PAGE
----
Most plants need a daily period of darkness to do well.
They do not sleep in the way animals do but part of their metabolism occurs
Put your light on a 24 hour timer set for short day comparable to that
Plants do not dream.
I know that when starting seedlings indoors, it is recommended that they get
a certain amount of dark hours. I don't have the science to back it up,
surely someone out there has a reference?
On the other hand, I have some houseplants that live under a 24/7 light, and
they have been thriving for years. They are sanseverias, though, and do
fine under all types of conditions.
In your situation, I would set your lights on a timer if at all possible.
If not possible, consider it an experiment and report back on how they do.
They are also tough plants, and might be perfectly ok that way for a few
Zone 6, South-central PA
This info is from http://www.3rlighting.com/tutorial/growlight/HPS.html
Q: How many hours a day should I burn my lights?
A: There is no one best way to light plants:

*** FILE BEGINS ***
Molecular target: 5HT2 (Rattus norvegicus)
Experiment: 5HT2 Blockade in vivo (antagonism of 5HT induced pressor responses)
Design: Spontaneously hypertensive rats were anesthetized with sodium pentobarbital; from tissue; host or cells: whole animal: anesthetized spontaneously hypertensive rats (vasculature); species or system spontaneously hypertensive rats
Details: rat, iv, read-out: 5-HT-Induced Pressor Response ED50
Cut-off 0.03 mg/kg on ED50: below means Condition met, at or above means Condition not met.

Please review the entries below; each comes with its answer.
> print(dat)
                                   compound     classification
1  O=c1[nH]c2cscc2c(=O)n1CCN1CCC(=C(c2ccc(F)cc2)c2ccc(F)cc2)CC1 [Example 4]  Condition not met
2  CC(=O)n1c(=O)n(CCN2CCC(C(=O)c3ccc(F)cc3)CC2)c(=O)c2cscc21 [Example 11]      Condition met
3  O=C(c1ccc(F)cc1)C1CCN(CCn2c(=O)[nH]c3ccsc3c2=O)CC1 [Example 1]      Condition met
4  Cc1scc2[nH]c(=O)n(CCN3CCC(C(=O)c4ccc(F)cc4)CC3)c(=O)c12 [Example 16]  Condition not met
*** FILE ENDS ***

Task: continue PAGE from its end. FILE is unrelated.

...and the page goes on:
It depends on the type of plant, the kind of plant (species), and exactly
what you want the plant to do.
The typical rule of thumb for flowering plants is to run a 16 to 18 hour
light cycle then 6 to 8 hours of dark time, during the vegetative stage.
Then at the Bloom stage, switch to 12 on/12 off. It is also typical to run a
Metal Halide during the Vegetative stage then switch to a High Pressure
Sodium Light during the Bloom stage.
Q: What happens if the lights burn 24 hours a day?
A: The plants will grow.
After about 16 or 18 hours in most plants, though, growth levels off. So if
you turn off the lights for a few hours, you can save some electricity and
not really affect growth.
Plants often use dark time to build up Florins which are hormones plants use
to bloom. This is why the light is often cut back during Bloom stage.
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